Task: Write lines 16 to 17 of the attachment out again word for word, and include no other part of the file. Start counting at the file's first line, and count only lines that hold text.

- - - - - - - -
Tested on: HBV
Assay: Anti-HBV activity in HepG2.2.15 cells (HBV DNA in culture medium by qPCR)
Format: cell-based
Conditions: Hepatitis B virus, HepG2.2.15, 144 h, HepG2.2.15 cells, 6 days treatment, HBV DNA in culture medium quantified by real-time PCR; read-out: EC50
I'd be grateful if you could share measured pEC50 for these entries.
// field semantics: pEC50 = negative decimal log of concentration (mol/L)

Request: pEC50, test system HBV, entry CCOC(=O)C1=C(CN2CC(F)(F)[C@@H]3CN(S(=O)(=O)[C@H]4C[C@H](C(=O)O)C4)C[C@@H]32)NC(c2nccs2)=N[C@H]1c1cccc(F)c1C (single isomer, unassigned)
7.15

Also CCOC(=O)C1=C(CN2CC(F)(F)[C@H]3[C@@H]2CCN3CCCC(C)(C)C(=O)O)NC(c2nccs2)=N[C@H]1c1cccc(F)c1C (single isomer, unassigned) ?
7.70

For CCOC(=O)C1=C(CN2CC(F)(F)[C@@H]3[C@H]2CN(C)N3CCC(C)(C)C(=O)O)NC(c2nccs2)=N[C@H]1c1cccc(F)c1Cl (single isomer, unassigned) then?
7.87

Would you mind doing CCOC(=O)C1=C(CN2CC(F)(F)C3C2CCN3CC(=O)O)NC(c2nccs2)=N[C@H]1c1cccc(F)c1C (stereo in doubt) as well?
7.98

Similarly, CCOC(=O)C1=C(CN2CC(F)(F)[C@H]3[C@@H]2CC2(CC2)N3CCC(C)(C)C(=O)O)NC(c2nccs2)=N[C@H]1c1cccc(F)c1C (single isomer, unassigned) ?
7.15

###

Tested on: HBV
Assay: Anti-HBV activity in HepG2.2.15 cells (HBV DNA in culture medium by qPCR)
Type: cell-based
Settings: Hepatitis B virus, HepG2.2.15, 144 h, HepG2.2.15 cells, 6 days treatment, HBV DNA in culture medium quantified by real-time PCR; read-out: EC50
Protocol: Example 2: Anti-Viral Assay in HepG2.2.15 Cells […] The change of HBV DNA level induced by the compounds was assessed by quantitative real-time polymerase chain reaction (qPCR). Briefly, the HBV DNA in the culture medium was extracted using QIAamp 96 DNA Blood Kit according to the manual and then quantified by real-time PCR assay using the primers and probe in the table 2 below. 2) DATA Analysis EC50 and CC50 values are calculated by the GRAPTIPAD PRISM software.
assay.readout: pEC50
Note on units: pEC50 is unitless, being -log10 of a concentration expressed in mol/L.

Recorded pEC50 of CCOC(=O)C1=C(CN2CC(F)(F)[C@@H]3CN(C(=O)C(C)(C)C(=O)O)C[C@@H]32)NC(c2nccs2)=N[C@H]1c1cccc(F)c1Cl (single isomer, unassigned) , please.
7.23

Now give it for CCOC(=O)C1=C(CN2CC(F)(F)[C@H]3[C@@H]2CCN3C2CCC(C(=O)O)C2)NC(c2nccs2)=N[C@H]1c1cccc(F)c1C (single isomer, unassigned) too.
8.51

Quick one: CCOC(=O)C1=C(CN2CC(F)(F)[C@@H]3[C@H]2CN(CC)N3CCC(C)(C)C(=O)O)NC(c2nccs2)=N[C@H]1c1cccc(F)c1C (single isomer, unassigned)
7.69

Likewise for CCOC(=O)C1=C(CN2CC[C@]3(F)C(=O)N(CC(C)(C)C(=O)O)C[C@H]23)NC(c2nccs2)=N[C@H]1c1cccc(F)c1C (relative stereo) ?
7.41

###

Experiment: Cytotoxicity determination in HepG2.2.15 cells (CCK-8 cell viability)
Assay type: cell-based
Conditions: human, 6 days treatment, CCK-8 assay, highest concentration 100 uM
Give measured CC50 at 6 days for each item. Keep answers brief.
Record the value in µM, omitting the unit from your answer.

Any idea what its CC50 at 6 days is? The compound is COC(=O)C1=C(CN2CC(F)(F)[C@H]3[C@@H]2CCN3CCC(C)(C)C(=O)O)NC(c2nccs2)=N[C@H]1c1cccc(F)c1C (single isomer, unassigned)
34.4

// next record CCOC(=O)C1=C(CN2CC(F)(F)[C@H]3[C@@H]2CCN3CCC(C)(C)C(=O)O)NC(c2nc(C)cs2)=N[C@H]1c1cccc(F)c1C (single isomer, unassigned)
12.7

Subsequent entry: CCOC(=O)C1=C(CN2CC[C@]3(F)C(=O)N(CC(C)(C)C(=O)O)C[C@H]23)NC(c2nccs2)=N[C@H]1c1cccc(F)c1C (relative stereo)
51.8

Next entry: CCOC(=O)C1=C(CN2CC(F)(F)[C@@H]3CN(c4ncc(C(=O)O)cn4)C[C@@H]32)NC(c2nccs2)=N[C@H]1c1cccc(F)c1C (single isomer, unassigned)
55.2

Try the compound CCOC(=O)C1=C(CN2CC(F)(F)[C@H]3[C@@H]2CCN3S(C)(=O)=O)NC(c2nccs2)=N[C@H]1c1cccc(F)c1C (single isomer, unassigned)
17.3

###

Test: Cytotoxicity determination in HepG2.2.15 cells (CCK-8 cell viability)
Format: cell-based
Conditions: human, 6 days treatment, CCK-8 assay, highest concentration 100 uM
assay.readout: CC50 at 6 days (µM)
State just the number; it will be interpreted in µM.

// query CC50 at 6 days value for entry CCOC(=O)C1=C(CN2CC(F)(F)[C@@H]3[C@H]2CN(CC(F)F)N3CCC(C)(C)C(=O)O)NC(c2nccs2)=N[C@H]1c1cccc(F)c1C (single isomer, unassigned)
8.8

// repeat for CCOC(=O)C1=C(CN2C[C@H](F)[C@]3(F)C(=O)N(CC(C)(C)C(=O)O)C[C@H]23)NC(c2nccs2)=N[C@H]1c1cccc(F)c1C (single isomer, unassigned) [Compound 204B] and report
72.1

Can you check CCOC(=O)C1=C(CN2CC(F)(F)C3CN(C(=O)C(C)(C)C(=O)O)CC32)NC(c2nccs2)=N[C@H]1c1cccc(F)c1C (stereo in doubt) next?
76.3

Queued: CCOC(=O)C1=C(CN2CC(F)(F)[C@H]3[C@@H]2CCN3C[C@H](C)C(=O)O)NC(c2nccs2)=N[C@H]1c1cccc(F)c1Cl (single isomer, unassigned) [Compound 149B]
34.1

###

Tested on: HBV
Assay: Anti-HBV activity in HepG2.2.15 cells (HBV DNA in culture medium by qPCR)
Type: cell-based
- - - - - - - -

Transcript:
7.15

###